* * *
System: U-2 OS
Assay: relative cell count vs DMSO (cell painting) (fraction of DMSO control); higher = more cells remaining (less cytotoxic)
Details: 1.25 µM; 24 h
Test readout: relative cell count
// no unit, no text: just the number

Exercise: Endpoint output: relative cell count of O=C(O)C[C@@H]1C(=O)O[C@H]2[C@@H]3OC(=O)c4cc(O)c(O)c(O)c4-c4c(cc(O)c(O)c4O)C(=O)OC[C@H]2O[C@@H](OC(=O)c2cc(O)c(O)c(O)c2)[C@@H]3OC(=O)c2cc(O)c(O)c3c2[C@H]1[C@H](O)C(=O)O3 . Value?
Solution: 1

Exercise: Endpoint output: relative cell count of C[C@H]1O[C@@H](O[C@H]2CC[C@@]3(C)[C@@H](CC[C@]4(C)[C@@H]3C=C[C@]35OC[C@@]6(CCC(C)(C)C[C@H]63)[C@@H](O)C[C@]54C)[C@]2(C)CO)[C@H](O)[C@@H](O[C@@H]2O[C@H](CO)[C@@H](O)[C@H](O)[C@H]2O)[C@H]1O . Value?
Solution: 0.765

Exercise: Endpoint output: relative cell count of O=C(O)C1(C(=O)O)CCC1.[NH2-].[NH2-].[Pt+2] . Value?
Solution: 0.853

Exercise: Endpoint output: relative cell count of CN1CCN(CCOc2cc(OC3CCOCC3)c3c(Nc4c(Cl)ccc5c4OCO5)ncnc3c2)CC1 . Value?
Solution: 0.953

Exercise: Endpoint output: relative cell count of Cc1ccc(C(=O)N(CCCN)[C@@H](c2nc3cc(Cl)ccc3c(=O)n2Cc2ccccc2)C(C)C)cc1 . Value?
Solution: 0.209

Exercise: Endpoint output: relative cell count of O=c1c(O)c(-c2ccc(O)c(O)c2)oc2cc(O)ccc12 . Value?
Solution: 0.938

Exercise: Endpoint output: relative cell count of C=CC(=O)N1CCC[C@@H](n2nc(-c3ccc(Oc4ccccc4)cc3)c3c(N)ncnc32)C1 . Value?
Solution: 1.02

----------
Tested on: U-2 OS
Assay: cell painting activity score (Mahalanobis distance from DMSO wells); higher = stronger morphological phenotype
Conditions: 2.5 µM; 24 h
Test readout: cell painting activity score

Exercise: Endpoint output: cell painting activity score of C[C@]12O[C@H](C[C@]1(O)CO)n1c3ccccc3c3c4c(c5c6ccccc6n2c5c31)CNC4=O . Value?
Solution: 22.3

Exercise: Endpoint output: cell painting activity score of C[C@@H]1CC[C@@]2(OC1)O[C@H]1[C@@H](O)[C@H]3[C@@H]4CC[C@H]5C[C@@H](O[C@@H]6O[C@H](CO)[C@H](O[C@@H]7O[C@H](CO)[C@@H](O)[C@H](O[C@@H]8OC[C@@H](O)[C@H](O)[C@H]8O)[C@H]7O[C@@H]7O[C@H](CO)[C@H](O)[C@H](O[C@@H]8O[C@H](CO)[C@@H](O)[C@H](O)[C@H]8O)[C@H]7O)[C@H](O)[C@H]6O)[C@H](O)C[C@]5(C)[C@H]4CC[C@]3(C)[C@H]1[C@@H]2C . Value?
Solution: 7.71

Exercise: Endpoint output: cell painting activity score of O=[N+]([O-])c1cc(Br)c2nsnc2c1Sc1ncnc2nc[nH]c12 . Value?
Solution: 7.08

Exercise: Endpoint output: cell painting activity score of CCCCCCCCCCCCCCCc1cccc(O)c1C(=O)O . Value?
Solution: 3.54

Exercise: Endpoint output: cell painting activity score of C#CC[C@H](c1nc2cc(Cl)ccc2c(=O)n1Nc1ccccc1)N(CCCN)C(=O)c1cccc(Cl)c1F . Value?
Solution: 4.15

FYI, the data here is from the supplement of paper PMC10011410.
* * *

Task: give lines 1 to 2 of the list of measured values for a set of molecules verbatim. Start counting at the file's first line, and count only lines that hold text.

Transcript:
System: U-2 OS
Assay: relative cell count vs DMSO (cell painting) (fraction of DMSO control); higher = more cells remaining (less cytotoxic)